Editorial: Can South Los Angeles do revitalization without gentrification and displacement?
For the first time in nearly 20 years, Los Angeles leaders are considering a new blueprint for development in South L.A.
The City Council is expected to vote this week on two new community plans for South and Southeast Los Angeles. The votes come as the city launches an ambitious push to rewrite all of the 35 community plans that regulate development in city neighborhoods. Most of L.A.’s community plans are woefully out of date, and so the rules have often been ignored and projects approved on a case-by-case basis with little regard to the larger community needs and desires.
New rules are especially important in South Los Angeles; as one of the last areas of the city with low-cost, underdeveloped land, it is gradually becoming a magnet for developers and investors. That’s good; the region could use more housing, jobs and services. But longtime residents and businesses worry that the wave of new development could price them out.
Longtime residents and businesses worry that the wave of new development could price them out.
The drafting of the plans took 10 years, with countless hearings and working groups for people to weigh in. A coalition of community groups crafted their own strategy called the People’s Plan, laying out dozens of recommendations aimed at promoting affordable housing, local jobs, park space and a stronger voice for residents in the land-use planning process. The goal was to ensure new development doesn’t displace longtime community members. Three-quarters of their recommendations made the final drafts of the city’s proposed plans.
The process was excruciatingly long, but the results are impressive. The proposed community plans encourage investment, good architecture and design, and the kinds of development that South L.A. residents have been clamoring for — grocery stores, banks, sit-down restaurants and mixed-income housing — with laudable measures to limit displacement of low-income renters and businesses as property values increase. The plans set some of the most aggressive affordable housing incentives in a city that desperately needs more affordable housing. And they encourage developers to include publicly accessible plazas and parks on their projects. That’s important in South L.A., which is one of the the city’s most park-poor regions.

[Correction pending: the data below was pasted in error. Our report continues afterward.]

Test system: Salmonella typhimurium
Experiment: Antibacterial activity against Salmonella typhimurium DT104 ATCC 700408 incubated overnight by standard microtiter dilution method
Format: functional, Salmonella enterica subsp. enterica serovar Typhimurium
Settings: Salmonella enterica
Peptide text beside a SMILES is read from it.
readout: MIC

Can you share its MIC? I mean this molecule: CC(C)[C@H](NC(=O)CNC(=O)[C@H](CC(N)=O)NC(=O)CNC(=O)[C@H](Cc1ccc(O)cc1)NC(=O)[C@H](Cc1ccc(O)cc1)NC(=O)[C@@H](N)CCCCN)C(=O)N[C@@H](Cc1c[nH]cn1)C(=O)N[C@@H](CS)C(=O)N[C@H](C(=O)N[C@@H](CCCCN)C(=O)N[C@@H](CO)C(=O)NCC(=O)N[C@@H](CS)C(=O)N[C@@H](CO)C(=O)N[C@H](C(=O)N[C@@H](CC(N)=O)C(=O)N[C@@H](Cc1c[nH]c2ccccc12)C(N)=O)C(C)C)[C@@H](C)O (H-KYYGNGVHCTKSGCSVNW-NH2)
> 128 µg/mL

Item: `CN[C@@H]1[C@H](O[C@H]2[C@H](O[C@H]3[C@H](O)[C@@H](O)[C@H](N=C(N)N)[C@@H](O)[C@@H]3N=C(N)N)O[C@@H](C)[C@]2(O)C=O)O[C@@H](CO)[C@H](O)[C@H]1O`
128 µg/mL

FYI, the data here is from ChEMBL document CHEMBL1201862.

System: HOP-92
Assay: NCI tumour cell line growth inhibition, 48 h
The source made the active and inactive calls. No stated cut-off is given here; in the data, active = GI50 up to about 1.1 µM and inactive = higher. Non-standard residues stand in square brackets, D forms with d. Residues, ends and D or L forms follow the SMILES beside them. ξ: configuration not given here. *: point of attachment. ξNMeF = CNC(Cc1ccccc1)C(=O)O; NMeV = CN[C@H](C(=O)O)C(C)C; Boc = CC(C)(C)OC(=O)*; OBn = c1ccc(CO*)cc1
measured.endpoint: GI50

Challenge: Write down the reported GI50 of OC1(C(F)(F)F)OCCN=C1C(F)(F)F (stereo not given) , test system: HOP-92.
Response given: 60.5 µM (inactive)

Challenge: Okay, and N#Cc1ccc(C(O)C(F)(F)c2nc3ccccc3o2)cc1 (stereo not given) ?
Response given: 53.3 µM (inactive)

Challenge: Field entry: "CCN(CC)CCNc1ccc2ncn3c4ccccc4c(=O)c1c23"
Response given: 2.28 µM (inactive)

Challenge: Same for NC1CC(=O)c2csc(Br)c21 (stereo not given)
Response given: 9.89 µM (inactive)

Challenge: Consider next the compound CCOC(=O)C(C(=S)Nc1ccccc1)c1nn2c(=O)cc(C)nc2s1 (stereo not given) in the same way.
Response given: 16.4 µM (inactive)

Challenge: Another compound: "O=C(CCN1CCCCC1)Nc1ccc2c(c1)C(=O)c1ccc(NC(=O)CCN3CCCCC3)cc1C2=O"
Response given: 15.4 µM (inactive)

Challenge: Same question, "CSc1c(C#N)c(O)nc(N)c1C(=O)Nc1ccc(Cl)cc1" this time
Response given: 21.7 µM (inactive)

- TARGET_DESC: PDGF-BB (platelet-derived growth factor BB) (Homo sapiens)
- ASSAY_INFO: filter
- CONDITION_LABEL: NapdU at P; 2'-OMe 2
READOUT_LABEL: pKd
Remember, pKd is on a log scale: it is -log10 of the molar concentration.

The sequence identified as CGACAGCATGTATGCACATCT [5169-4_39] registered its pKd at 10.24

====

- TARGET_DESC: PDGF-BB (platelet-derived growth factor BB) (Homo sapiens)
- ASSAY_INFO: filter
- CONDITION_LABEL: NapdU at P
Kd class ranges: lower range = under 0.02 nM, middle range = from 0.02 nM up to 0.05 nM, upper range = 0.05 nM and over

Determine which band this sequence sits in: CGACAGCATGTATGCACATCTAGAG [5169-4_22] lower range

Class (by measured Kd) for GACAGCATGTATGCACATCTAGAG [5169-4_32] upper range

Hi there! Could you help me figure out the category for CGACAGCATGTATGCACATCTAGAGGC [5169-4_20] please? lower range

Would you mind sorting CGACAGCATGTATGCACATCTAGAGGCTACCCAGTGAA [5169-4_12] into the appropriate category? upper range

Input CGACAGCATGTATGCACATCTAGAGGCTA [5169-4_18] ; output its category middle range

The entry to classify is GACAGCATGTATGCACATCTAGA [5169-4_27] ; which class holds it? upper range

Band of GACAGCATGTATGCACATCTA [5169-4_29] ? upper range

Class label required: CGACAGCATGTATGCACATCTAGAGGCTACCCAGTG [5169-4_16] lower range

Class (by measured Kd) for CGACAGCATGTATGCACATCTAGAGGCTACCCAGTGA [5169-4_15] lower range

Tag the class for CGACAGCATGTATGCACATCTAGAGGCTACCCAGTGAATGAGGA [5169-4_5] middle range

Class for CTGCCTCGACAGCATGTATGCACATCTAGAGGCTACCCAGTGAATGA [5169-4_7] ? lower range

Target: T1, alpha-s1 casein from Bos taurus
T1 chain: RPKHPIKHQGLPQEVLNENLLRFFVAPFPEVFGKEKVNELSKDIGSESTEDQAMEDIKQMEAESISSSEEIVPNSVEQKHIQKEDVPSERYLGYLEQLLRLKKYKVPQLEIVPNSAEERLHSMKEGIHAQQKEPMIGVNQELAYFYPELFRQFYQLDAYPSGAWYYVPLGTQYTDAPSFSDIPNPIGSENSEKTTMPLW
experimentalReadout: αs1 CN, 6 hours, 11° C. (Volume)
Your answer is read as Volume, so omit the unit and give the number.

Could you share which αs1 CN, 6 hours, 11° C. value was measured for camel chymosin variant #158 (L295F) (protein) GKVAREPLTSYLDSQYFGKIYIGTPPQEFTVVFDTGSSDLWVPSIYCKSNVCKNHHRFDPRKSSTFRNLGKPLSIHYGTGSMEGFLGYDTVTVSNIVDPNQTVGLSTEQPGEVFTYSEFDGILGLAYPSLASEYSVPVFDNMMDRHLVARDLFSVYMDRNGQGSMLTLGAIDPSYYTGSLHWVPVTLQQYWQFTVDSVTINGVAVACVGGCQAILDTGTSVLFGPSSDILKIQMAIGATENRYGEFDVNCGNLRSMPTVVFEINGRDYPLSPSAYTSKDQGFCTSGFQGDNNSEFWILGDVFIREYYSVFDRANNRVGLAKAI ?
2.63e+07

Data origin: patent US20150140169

The plans are well intended, but they won’t get the desired results unless the council adheres to them. That means resisting pressure from both developers who want to be exempted from the rules and neighbors who don’t want any change in the status quo.
And yet, the city shouldn’t be satisfied with these plans as they are. The council should heed the call by community activists for stronger anti-displacement strategies for renters and businesses, such as a cap on the number of rent-controlled apartments that can be demolished in a year and a moratorium on apartments being converted to condominiums when the vacancy rate drops below 5%. Both are policies still being debated by the City Council.
The People’s Plan also calls for new programs to help prevent the displacement of long-established small businesses that are vital to the culture and feel of a community — as well as providing an outlet for local entrepreneurs to ply their craft, build wealth and train the next generation of risk-takers. Community groups are already seeing an exodus of mom-and-pop shops in the neighborhoods south of downtown. Bakeries, repair shops, barbers, apparel makers — some of which have operated for 30 years or more — are getting evicted or seeing their rents double or triple, forcing them to close. Unlike residential tenants, who often have protections under the city’s rent-control law, commercial tenants’ only protection is their lease. Many smaller businesses have informal or month-to-month leases.
So far, city officials have incorporated some recommendations to assist mom and pops. The plans encourage developers to design space that could accommodate small retail operations. But the People’s Plan included some innovative strategies that are worth exploring, such as a kind of “inclusionary zoning” for businesses. The city would let developers build bigger buildings if they reduced rent for community non-profits or provided long-term leases for established small local businesses. Yes, these aren’t traditional land-use planning policies, but the unique challenges of gentrification and displacement require Los Angeles to try new tools to protect and preserve communities.
South Los Angeles is poised for a long-overdue transformation. L.A. leaders have an opportunity with these community plans to help ensure that existing residents and businesses get to enjoy the benefits of that transformation.
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